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DSN, Mack Elevation host NGM Forum

BY DSN STAFF

New General Market Forum panelists included: (standing) Dan Mack, Mack Elevation Forum; Emmet Dennis, Sundial Brands; Wayne Bennett, DSN; Jean Legros, Mentholatum; Andrew Kingery, Beiersdorf; Rich Dennis, Sundial Brands; Bob Wiltz, Paris Presents; Chris Skyers, Wakefern; Paul Kenny, Combe; Dave Fox, Dentek Oral Care; and Craig Dubitsky, Hello Products; (seated) Debbie Brandwene, Unilever; Heather Warnke, Kao; Sarah Montante, Unilever; Steve Yde, Wahl Home Products; Shannon Curtin, Walgreens; and Bruce Kramer, Wahl Home Products.

Drug Store News and Mack Elevation Forum co-hosted The New General Market Forum in Chicago on May 27 with a mission to bring together leading companies that have demonstrated their commitment to building a strong community with a diverse consumer base, the program included in-depth discussion and thought leadership around eight key pillars:

  • Identifying the New General Market: Who they are, how they think and their unmet needs?
  • More than just diversity of color or race, the New General Market is about diverse views.
  • How millennials influence the New General Market.
  • Rethinking the in-store experience.
  • Creating authentic brand communities.
  • Cultural competency and influence in a changing world.
  • Creating a holistic brand investment strategy.
  • Measuring success with the New General Market.

Insights from the event will be featured in DSN’s Aug. 22 issue.

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Meijer focuses on local with new Detroit store

BY Michael Johnsen

GRAND RAPIDS, Mich. — Continuing its investment in Detroit, Meijer opened a new supercenter last week on the city’s northwest side. The nearly 200,000-square-foot store is located near the Old Redford and Brightmoor neighborhoods and provides local residents the opportunity to walk to get fresh groceries.
 
“We always work hard to find locations that will best serve communities, so we are proud that this neighborhood store will provide our new neighbors a fresh grocery option,” Doug Meijer, the company's co-chairman, said. “We’re very excited to offer a one-stop shopping experience and do our part in helping this neighborhood continue to grow and thrive.”
 
There will also be a significant emphasis on local, as the Detroit Meijer store will be the latest to highlight Michigan small businesses through the retailer’s Made in Michigan initiative with the Michigan State University Product Center for Food-Ag-Bio. Last year, Meijer expanded its program that supports small Michigan businesses to feature 16 new Michigan-made grocery items in all stores statewide. This year’s lineup will include strawberry syrup by Jessica’s Natural Foods in Birmingham, walnut and almond granola from Pure Blend Granola in Clawson, hot salsa from Mrs. Pruitt’s Cha-Cha Salsa in Detroit, ginger teas from Foods (Food for Thought) in Honor, ginger teas from Sweetwaters in Ann Arbor and multigrain flatbread and pizza crust by Easy Artisan Bread in Tecumseh.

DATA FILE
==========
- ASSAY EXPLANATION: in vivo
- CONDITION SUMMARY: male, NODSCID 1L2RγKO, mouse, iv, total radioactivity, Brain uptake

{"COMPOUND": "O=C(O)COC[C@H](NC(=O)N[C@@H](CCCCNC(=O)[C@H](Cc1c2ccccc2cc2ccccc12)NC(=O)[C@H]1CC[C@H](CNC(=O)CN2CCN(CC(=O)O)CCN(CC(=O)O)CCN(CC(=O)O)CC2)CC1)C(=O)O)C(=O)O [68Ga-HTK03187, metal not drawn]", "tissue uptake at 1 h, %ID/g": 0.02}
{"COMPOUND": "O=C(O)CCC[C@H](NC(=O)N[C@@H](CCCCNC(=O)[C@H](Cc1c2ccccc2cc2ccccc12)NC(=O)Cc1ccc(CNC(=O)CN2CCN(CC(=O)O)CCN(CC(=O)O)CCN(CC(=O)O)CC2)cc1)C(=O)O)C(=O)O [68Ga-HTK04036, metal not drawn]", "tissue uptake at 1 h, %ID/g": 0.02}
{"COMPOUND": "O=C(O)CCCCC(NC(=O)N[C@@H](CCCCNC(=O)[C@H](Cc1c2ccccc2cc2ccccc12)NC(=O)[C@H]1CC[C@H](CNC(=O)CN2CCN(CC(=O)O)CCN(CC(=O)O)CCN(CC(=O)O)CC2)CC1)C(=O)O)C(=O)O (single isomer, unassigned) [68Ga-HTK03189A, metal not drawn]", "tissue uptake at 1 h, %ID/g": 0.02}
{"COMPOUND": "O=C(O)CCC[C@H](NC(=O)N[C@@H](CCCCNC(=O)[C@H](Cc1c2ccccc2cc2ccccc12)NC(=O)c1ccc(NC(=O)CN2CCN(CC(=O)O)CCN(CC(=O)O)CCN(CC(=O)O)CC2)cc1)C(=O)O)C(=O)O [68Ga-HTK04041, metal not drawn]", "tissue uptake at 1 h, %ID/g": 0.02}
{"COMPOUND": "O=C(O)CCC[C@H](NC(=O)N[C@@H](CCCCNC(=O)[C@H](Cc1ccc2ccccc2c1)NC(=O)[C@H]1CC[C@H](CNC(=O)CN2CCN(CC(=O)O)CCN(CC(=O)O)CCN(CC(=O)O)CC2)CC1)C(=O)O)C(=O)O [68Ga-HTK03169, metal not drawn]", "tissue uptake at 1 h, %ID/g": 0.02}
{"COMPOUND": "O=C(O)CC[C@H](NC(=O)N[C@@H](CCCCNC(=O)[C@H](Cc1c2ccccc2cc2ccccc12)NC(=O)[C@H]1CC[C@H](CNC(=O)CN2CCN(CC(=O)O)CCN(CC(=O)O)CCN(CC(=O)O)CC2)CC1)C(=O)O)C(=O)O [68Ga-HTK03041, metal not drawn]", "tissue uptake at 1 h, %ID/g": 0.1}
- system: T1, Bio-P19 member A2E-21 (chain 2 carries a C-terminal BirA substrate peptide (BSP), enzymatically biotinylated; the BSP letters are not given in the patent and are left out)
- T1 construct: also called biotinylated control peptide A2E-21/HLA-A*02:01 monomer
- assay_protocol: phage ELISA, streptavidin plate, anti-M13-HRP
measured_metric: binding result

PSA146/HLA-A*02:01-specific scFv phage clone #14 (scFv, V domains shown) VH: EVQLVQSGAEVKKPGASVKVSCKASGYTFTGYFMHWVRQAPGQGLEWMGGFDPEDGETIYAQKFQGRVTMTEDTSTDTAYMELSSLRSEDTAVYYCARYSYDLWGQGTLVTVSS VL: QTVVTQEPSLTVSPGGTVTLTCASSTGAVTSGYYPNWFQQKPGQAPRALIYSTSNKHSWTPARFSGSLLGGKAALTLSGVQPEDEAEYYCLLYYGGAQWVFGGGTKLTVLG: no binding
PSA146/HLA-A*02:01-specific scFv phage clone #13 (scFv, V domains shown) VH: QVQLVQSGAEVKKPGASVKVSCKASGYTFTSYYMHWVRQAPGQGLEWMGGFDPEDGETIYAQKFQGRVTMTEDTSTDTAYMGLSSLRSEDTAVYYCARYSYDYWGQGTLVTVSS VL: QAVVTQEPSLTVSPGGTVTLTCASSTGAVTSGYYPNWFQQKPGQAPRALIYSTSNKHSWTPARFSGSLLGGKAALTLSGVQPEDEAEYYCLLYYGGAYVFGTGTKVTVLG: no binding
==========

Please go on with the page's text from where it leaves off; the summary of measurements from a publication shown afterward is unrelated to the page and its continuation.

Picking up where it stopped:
“The opening of a second Meijer store in Detroit is the latest example of our ability to attract new investment in our neighborhoods,” said Detroit Mayor Mike Duggan. “Having two Meijer stores to serve as retail anchors is filling an important need in our city and creating significant job opportunities for Detroit residents as well.”
 
Built on the site of the former Redford High School, the new Meijer supercenter is the latest of 11 new stores the retailer is opening throughout the Midwest this year. 
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Walmart combines physical and digital in new Neighborhood Market store

BY Mike Troy

NEW YORK — Walmart continues its building boom in Northwest Arkansas, opening a Neighborhood Market store just a few miles from the chain’s headquarters in Bentonville. During the past few years, company has added new Sam’s Clubs, Supercenters, a Walmart To Go convenience store, a grocery pick up facility and nearly 10 new Neighborhood Markets to the area.   While adding another new Neighborhood Market isn’t a huge deal, but the store’s location, its layout and some of the signing elements are noteworthy.

The store is located roughly two miles from a busy supercenter adjacent to Walmart’s headquarters, suggesting the retailer is not averse to cannibalizing sales from its larger format stores in the name of overall market share gains.

The small format Neighborhood Market store is designed to appeal to convenience oriented shopper and to take that concept to a higher level the store features a fuel center with multiple pumps and a tiny convenience store with a highly edit merchandise assortment.

Inside the main store, Walmart made a notable change to the layout by breaking the gondola runs that stretch from the front of the store to the rear to create a mini-action alley that bisects the store.

There is also a small section at the front of the store in the food section where lower profile fixtures are filled with organic and gluten free products. In terms of signing, Walmart was very aggressive in promoting its omnichannel capabilities.

On virtually every endcap throughout the store and with several freestanding navigational signs Walmart called out its buy online, pick up in stores capabilities. Employees even wore bright orange shirts touting the Walmart Pick up option.

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